They did none of these things and instead focused on the investment they had made in the stores, a decision that kept them fat and happy for a while, but eventually failed completely.

Pivot Your Business

It’s important to stay on strategy, of course, because it’s very easy to be distracted by the shiny, new penny.

But when your strategy is completely wrong, it’s time to pivot your business, not ignore external factors that are changing the game.

If you run an organization, your job is to watch industry trends, imagine new products, tweak the strategy, and fail fast.

Take Spin Sucks Pro, as an example. We really thought there was a need for PR and marketing pros to gain online education through courses versus webinars and white papers and the like.

It turns out we were right, but that no one was willing to pay for it (sort of a big factor in creating a for-profit business).

So we put an immediate hold on the development of the online courses and are rethinking the strategy (which is part of the reason Clay Morgan was hired).

As the entrepreneur and the brains behind that idea, it was a really difficult decision to make. But, if I set aside my ego and the money we’d already invested, I knew it was the right decision to make.

Because, sometimes, your strategy is wrong (or changes) and, instead, you have to pivot the idea.

Learn from Hitchcock…not From Blockbuster

Think about what Hitchcock did: He knew his strategy was right, but he couldn’t find the investors. So he pivoted his idea, took some risk, and made it a success.

It’s scary to do. In some cases, you’re changing everything that’s worked in the past.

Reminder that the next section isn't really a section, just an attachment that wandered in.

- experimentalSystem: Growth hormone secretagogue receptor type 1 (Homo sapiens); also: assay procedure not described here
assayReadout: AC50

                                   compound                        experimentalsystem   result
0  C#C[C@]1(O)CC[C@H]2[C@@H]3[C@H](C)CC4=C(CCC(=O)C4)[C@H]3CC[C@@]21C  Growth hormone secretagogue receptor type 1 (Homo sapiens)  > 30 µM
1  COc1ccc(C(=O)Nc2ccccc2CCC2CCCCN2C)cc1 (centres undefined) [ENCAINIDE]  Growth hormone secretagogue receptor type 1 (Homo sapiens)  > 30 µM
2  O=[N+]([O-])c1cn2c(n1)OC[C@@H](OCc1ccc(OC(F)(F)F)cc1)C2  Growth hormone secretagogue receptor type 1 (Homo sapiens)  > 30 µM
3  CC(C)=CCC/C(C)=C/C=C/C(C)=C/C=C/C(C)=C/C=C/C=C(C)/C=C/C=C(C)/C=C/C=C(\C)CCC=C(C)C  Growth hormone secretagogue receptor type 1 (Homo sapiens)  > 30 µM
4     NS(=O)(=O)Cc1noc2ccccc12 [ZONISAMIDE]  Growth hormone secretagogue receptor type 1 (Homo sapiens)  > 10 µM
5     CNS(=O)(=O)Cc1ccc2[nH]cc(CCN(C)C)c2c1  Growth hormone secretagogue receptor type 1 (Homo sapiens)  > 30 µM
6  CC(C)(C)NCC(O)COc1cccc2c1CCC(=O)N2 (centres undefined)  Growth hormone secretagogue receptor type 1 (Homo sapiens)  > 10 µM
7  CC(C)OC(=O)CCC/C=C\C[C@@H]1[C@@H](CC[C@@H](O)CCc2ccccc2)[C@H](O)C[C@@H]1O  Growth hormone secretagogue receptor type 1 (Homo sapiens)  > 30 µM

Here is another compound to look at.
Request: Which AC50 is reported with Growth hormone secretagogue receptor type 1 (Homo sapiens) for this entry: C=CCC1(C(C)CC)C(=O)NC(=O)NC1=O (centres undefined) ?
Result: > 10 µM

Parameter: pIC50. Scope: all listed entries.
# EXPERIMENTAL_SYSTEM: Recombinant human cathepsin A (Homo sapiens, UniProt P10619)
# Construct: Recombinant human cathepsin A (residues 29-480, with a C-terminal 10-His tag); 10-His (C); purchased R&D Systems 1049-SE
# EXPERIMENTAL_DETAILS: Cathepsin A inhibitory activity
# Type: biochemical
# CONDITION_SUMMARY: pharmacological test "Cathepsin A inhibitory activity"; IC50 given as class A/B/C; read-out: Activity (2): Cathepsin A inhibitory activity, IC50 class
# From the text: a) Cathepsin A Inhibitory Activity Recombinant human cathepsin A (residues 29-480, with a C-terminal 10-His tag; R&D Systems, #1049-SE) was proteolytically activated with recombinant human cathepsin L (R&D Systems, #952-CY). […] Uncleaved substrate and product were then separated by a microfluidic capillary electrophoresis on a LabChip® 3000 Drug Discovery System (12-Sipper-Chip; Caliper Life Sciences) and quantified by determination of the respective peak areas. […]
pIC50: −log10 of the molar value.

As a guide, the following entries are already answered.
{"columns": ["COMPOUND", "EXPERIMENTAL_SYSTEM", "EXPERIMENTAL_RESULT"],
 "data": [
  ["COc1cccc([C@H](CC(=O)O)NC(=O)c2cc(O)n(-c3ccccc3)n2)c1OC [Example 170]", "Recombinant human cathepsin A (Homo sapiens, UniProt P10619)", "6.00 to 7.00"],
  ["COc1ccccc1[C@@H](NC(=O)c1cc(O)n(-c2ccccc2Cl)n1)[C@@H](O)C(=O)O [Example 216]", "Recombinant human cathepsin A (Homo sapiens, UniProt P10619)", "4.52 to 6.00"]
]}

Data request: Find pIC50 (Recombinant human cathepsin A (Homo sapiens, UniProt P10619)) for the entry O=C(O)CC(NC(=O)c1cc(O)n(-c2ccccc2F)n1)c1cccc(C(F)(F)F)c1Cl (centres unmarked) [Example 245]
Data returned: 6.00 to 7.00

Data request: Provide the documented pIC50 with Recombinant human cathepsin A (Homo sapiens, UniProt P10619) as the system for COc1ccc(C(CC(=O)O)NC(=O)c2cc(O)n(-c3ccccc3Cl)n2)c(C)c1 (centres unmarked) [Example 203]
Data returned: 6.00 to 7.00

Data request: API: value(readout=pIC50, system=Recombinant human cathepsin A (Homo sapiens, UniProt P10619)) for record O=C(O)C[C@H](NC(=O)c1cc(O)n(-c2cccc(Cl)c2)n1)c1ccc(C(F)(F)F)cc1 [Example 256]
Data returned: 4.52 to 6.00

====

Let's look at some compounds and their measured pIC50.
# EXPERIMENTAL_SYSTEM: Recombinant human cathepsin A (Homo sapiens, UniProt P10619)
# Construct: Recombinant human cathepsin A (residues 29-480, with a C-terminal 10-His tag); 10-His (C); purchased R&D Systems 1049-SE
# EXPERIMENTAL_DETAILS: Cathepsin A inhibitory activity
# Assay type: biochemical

But if Blockbuster had paid attention to external factors, made the hard decision to close some of their stores in lieu of a mail service and streaming, and focused on the future, who knows where they would be today.

Most likely not out of business completely.

About Gini Dietrich

Gini Dietrich is the founder and CEO of Arment Dietrich, an integrated marketing communications firm. She is the author of Spin Sucks, co-author of Marketing in the Round, and co-host of Inside PR. She also is the lead blogger at Spin Sucks and is the founder of Spin Sucks Pro. Join the Spin Sucks   community!

  • I have done the pivot for sure. But there is something unique to Hitchie’s, Blockbuster, and your situations. Hitchie and you own your business. Blockbuster was owned by shareholders. In big business just running a big business keeps you employed even when you fail. For example Robert Nardelli ran Home Depot into the ground. Then he was hired to run Chrylser into the ground. and now is fat and happy in private equity. The blockbuster managers most likely didn’t have major fortunes to lose. But Hitchie and you obviously have more skin in the game.
    It is a real big problem because major brands over pay upper management. Just look at how many banks failed but their C-Suite kept all the riches they built up destroying their company.
    My point is owners will pivot faster than managers because what is at stake is so much more dear to them than they are for managers.

    • Howie Goldfarb To me the lynchpin is always whether or not a company (of any size) truly has a fix on culture & collaboration.
      An interesting thing about Steve Jobs / Apple that few people mention is that he kept the same team of talent around for a long time. They could have all helmed their own companies and made millions, but were immensely loyal to him because he believed in the power of the work they were doing together, and was dedicated to building visionary things. And to your point, it’s true anytime but especially when pivoting: don’t entrust your vision to people who have none or aren’t incentivized to use / create it.